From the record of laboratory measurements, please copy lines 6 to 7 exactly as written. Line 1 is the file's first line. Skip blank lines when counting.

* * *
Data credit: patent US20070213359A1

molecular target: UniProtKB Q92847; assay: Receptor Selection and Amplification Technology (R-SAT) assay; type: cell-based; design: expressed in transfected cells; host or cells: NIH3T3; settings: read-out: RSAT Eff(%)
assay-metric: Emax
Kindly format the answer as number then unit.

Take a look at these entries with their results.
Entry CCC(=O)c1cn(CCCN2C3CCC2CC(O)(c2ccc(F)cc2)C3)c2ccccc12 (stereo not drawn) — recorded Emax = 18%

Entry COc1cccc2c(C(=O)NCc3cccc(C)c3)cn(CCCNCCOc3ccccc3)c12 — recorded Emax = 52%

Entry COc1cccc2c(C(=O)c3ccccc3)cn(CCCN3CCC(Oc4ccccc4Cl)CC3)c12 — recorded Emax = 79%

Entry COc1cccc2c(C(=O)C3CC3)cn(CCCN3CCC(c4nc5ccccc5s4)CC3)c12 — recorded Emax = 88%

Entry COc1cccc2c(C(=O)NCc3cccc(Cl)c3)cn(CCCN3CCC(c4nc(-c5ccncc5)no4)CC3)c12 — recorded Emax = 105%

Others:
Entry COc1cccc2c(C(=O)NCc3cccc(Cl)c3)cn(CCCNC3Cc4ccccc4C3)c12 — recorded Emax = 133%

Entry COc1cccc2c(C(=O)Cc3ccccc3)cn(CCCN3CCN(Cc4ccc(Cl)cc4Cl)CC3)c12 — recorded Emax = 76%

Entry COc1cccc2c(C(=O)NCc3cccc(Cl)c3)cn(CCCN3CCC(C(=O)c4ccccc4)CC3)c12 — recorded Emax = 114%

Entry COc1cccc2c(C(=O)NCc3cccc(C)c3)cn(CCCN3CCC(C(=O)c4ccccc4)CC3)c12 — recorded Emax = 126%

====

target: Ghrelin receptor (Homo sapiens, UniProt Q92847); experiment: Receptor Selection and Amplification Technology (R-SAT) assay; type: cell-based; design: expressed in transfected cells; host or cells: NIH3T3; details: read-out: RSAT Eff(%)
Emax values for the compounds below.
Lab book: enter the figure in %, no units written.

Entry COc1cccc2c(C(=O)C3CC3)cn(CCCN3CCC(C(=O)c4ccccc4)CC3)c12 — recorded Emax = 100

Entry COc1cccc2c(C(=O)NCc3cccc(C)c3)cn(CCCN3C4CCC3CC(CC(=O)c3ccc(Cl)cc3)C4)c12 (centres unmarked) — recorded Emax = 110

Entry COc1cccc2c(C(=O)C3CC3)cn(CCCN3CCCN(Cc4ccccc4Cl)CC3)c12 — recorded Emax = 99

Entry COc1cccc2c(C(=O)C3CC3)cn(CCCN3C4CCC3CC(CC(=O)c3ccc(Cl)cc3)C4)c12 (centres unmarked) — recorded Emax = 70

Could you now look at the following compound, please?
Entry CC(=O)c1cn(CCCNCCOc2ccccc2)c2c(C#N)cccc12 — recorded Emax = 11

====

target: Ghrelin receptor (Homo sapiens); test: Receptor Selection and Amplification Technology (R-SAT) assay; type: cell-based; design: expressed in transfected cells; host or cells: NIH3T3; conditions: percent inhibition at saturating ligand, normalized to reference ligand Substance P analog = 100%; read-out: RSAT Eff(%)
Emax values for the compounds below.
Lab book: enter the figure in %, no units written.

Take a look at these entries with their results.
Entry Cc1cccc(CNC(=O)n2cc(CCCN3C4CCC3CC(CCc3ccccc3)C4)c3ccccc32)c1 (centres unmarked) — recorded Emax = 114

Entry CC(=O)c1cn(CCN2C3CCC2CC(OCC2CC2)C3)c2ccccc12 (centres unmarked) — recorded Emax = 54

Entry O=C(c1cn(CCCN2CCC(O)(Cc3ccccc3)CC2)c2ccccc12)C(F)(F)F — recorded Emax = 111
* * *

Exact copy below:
Entry CCC(=O)c1cn(CCCN2C3CCC2CC(O)(c2ccc(F)cc2)C3)c2ccccc12 (stereo not drawn) — recorded Emax = 18%

Entry COc1cccc2c(C(=O)NCc3cccc(C)c3)cn(CCCNCCOc3ccccc3)c12 — recorded Emax = 52%